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Editors Selection IGR 21-4

Basic Science: Protecting RGCs from Oxidative Stress

Toru Nakazawa

Comment by Toru Nakazawa on:

91864 Effect of Ubiquinol on Glaucomatous Neurodegeneration and Oxidative Stress: Studies for Retinal Ganglion Cell Survival and/or Visual Function, Edwards G; Lee Y; Kim M et al., Antioxidants (Basel, Switzerland), 2020; 9:


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Lowering IOP does not completely halt progression of glaucoma. Thus, it is important to identify neuroprotective therapies aimed at reducing RGC death. Although the pathogenesis underlying glaucomatous RGC damage remains unclear, mitochondrial dysfunction induced by IOP elevation and oxidative stress is considered as one of major causal factors in glaucomatous neurodegeneration.

Coenzyme Q10 (CoQ10) is an essential electron carrier in mitochondrial respiratory chain complexes and involved in antioxidant mechanisms. It has been reported that ubiquinol, the reduced and active form of CoQ10, is a neuroprotectant in several neuro-degenerative diseases including Alzheimer's disease, traumatic brain injury, and multiple system atrophy.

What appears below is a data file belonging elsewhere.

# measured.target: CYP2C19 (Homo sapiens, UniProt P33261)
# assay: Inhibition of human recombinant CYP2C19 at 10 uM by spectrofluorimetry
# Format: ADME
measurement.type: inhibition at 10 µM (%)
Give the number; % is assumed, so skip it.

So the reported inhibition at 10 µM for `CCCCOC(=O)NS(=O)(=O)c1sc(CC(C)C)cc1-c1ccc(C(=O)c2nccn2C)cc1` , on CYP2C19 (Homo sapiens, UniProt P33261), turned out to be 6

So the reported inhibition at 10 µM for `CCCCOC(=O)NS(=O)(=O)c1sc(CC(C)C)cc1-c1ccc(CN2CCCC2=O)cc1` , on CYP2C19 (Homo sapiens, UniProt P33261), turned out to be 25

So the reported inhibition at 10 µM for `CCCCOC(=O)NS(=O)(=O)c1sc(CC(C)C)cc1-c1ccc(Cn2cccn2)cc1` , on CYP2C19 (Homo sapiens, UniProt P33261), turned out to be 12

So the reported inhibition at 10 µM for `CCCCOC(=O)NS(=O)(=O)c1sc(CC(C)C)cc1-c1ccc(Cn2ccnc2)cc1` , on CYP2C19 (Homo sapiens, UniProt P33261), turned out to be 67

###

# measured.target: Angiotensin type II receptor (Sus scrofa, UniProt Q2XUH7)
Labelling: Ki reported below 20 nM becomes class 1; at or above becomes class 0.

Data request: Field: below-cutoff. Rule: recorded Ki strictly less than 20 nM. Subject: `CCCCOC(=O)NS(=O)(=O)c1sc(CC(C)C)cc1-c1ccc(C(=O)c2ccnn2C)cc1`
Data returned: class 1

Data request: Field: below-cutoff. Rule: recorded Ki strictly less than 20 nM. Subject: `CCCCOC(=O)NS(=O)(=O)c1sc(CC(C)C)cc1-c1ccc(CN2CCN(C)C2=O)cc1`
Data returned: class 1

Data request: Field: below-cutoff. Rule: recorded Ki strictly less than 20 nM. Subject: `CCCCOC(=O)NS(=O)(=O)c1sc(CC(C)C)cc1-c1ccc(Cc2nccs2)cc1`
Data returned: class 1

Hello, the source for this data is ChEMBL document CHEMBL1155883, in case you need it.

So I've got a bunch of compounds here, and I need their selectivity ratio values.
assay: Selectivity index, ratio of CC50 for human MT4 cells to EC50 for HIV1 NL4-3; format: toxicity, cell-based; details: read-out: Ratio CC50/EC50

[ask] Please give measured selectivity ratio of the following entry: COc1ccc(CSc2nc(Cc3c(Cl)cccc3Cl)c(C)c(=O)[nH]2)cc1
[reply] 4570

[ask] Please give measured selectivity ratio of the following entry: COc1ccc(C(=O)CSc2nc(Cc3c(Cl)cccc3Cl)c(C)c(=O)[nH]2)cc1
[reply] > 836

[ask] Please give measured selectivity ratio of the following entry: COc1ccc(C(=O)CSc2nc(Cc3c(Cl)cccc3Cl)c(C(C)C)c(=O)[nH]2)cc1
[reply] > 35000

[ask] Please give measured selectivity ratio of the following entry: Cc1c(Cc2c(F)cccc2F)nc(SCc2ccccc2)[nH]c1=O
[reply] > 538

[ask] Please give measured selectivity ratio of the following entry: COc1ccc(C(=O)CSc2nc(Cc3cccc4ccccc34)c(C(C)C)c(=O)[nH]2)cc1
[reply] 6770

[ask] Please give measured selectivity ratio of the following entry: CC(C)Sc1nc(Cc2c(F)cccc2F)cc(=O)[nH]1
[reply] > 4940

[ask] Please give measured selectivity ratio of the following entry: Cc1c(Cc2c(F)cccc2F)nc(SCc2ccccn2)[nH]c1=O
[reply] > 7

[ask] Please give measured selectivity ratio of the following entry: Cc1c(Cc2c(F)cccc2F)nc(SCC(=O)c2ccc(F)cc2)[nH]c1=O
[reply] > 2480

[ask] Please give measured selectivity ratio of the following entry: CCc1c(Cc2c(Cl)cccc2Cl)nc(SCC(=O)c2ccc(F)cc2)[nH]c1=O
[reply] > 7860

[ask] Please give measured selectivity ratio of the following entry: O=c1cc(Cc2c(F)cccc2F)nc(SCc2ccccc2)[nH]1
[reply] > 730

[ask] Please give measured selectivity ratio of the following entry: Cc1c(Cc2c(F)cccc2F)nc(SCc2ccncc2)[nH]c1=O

In the present study, authors investigated whether ubiquinol supplementation promoted RGC survival as well as preserved visual function against oxidative stress using a chronic mouse model of glaucoma, DBA/2J mice. As a result, a diet supplementation with ubiquinol significantly enhanced RGC survival. Authors also demonstrated that ubiquinol significantly blocked BAX activation and increased expression of transcription factor A (TFAM) and activation of oxidative phosphorylation (OXPHOS) complex. TFAM is associated with endogenous repair mechanisms of damaged retinal neurons. OXPHOS complex II is considered to promote cell survival.

Ubiquinol protects RGCs

Therefore, these findings demonstrate that ubiquinol protects RGCs by modulating the BAX-mediated apoptotic pathway and by increasing TFAM expression and OXPHOS complex II activity in glaucomatous neurodegeneration. Additionally, ubiquinol ameliorated RGC death and visual dysfunction in mice against oxidative stress.

Taken together, authors provide us encouraging results indicating that ubiquinol has a therapeutic potential for treating oxidative stress-associated glaucomatous neurodegeneration.



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